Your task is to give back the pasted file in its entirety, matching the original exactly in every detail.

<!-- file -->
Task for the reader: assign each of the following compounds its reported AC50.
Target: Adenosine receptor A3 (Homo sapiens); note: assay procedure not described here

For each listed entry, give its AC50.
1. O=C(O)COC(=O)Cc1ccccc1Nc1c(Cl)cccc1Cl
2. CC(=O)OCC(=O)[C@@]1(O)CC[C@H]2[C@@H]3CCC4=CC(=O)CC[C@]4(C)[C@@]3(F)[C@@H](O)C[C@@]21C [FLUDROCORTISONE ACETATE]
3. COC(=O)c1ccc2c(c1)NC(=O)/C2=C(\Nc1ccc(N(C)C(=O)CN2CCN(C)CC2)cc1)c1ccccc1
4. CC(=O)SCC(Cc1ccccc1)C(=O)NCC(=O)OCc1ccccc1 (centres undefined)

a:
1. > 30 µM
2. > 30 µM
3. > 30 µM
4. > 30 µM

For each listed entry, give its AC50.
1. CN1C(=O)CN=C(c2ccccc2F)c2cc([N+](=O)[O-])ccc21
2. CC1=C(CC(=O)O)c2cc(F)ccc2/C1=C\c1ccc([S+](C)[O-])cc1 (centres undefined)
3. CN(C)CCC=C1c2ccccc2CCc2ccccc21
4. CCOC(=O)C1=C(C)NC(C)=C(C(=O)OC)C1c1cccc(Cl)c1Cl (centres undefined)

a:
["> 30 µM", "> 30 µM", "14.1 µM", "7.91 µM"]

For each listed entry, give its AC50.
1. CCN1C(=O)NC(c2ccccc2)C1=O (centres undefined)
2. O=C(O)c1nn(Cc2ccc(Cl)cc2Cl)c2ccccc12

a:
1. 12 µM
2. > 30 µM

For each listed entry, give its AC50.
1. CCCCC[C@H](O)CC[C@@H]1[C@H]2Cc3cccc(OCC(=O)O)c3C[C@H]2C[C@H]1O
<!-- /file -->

Task for the reader: assign each of the following compounds its reported AC50.
Target: Adenosine receptor A3 (Homo sapiens); note: assay procedure not described here

For each listed entry, give its AC50.
1. O=C(O)COC(=O)Cc1ccccc1Nc1c(Cl)cccc1Cl
2. CC(=O)OCC(=O)[C@@]1(O)CC[C@H]2[C@@H]3CCC4=CC(=O)CC[C@]4(C)[C@@]3(F)[C@@H](O)C[C@@]21C [FLUDROCORTISONE ACETATE]
3. COC(=O)c1ccc2c(c1)NC(=O)/C2=C(\Nc1ccc(N(C)C(=O)CN2CCN(C)CC2)cc1)c1ccccc1
4. CC(=O)SCC(Cc1ccccc1)C(=O)NCC(=O)OCc1ccccc1 (centres undefined)

a:
1. > 30 µM
2. > 30 µM
3. > 30 µM
4. > 30 µM

For each listed entry, give its AC50.
1. CN1C(=O)CN=C(c2ccccc2F)c2cc([N+](=O)[O-])ccc21
2. CC1=C(CC(=O)O)c2cc(F)ccc2/C1=C\c1ccc([S+](C)[O-])cc1 (centres undefined)
3. CN(C)CCC=C1c2ccccc2CCc2ccccc21
4. CCOC(=O)C1=C(C)NC(C)=C(C(=O)OC)C1c1cccc(Cl)c1Cl (centres undefined)

a:
["> 30 µM", "> 30 µM", "14.1 µM", "7.91 µM"]

For each listed entry, give its AC50.
1. CCN1C(=O)NC(c2ccccc2)C1=O (centres undefined)
2. O=C(O)c1nn(Cc2ccc(Cl)cc2Cl)c2ccccc12

a:
1. 12 µM
2. > 30 µM

For each listed entry, give its AC50.
1. CCCCC[C@H](O)CC[C@@H]1[C@H]2Cc3cccc(OCC(=O)O)c3C[C@H]2C[C@H]1O